The Yugoslav party manifested an interest in substantially enlarging cooperation in terms of production with the DPRK. In turn, the DPRK was particularly interested in the matter.
ii. During discussions for signing the first protocol of the intergovernmental commission, the following issues have been discussed:
a) The DPRK wishes to obtain from the SFRY, or via the SFRY from the German Democratic Republic, the technology of coke production using anthracite coal. The Yugoslav delegation claims there is no such technology in the SFRY. However, in cooperation with the Korean specialists who are about to arrive in Belgrade, all possibilities will be examined.
b) Cooperation between the two countries in the production of diesel locomotives – each will produce certain components and will trade specialists;
c) Technical cooperation in naval construction. The DPRK will import ship engines from SFRY. We remind that several years ago the DPRK had imported from Yugoslavia 20 such engines, of a total worth of 5,500,000 pounds sterling, without reimbursement. The Yugoslav delegation required a payment of one million pounds sterling this year, with the remained to be reimbursed in a five-year installment plan after a period of 18 months from the first payment. The proposal is under review.
d) The DPRK wishes to obtain technical documentation for the production of ships employed in deep-water oil extraction. The Yugoslav delegation explained that SFRY does not dispose of its own vessels and uses highly expensive Swedish ships for these purposes. Recommendations will be made for an appropriate Yugoslav organization to assist DPRK in the matter.
iii. The long-term agreement stipulates:
a) DPRK exports: machinery and other equipment worth a total of 1,000,000 pounds sterling; 44,000 tons of iron and steel products; 25,000 tons of electrolytic zinc; 140 tons of cadmium; 66,000 pounds sterling worth of chemical products; 460,000 pounds sterling worth of commercial goods; 40,000 tons of rice; 26,000 tons of freshly frozen fish; 950 tons of the common hop.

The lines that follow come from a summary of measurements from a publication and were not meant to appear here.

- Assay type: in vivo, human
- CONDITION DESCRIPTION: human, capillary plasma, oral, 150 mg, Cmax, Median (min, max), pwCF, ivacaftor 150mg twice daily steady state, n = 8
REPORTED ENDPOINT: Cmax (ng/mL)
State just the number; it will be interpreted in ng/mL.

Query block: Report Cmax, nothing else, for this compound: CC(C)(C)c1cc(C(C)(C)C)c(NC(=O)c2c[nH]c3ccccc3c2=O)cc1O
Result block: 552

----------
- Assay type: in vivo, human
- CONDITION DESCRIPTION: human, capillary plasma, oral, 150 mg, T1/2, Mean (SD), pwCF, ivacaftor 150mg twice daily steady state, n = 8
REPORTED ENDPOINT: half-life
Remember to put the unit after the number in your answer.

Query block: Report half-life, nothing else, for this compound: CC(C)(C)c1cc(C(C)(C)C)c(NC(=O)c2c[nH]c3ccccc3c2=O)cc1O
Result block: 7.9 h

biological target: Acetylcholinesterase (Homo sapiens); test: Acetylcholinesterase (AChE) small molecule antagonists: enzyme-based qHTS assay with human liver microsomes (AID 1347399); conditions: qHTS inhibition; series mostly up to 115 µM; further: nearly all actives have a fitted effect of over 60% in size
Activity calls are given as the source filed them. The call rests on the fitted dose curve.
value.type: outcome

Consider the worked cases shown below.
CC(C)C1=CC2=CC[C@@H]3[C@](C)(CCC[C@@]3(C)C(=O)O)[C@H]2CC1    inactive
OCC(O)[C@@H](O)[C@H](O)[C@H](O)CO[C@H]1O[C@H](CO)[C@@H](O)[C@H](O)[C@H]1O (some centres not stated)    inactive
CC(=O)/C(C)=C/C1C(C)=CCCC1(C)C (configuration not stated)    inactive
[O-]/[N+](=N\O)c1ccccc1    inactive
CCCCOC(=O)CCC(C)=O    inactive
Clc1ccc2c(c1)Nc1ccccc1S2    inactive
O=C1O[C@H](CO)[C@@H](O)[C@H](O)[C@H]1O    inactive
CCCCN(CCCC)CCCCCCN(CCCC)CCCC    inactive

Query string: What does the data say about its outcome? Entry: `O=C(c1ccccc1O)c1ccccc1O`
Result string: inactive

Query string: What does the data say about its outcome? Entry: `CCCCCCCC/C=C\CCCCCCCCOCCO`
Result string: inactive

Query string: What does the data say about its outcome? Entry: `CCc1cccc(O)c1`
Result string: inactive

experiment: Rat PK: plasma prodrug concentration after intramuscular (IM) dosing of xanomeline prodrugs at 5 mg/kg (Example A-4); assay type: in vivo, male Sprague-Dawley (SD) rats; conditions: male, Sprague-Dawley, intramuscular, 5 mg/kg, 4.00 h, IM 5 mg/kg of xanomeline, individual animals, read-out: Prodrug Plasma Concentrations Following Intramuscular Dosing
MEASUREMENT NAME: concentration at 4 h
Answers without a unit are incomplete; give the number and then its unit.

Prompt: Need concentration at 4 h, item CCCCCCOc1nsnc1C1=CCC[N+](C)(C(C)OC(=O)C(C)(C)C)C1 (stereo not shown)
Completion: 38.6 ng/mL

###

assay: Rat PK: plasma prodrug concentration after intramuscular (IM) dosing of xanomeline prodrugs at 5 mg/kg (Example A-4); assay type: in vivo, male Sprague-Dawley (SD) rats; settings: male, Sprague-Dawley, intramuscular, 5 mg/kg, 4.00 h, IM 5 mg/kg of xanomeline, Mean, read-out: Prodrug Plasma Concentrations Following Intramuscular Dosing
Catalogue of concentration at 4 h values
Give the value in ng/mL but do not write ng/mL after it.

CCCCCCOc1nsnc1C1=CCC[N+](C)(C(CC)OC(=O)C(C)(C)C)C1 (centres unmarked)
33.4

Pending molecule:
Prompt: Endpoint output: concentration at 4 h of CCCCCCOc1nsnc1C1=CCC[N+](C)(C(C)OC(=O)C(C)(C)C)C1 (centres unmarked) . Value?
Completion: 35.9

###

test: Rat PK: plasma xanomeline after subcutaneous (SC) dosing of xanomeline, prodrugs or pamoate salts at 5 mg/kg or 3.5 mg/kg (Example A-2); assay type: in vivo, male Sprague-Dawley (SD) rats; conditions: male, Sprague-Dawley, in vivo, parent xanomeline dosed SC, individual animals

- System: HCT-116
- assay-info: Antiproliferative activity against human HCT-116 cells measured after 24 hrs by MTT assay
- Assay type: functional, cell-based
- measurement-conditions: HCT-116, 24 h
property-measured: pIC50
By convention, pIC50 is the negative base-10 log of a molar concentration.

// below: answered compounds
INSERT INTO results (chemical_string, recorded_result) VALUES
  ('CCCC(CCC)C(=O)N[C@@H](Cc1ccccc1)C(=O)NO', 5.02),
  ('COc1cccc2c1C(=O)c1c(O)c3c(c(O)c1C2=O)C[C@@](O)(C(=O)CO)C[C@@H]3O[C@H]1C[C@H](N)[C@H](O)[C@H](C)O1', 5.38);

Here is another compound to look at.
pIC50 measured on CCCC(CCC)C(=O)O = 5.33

b) DPRK imports: machinery and other equipment – no final figures have been established; 20,000 tons of iron and steel products; 5,700 tons of aluminum and aluminum products; 450 tons of brass; 10,800 tons of chemical substances – insecticides, herbicides, etc.; 450 tons of concentrate feeds; 640,000 pounds sterling worth of chemical fertilizers; 2,000 tons of various types of paper, including rolling paper.
iv. The trade protocol for 1977 stipulates an extra hundred tons of tobacco and feathers in the Korean export to Yugoslavia, in addition to the long-term agreement.
Information based on V. Nanu’s discussion with I. Dinic, First Secretary of the Yugoslav Embassy in Pyongyang.
Signed: D. Popa
The Romanian Embassy in Pyongyang reports to the Romanian Ministry of Foreign Affairs on the discussion of bilateral relations between the Democratic People's Republic of Korea and the Socialist Federal Republic of Yugoslavia, especially regarding the expansion of trade and technological cooperation.
The History and Public Policy Program welcomes reuse of Digital Archive materials for research and educational purposes. Some documents may be subject to copyright, which is retained by the rights holders in accordance with US and international copyright laws. When possible, rights holders have been contacted for permission to reproduce their materials.
To enquire about this document's rights status or request permission for commercial use, please contact the History and Public Policy Program at [email protected].
Original Uploaded Date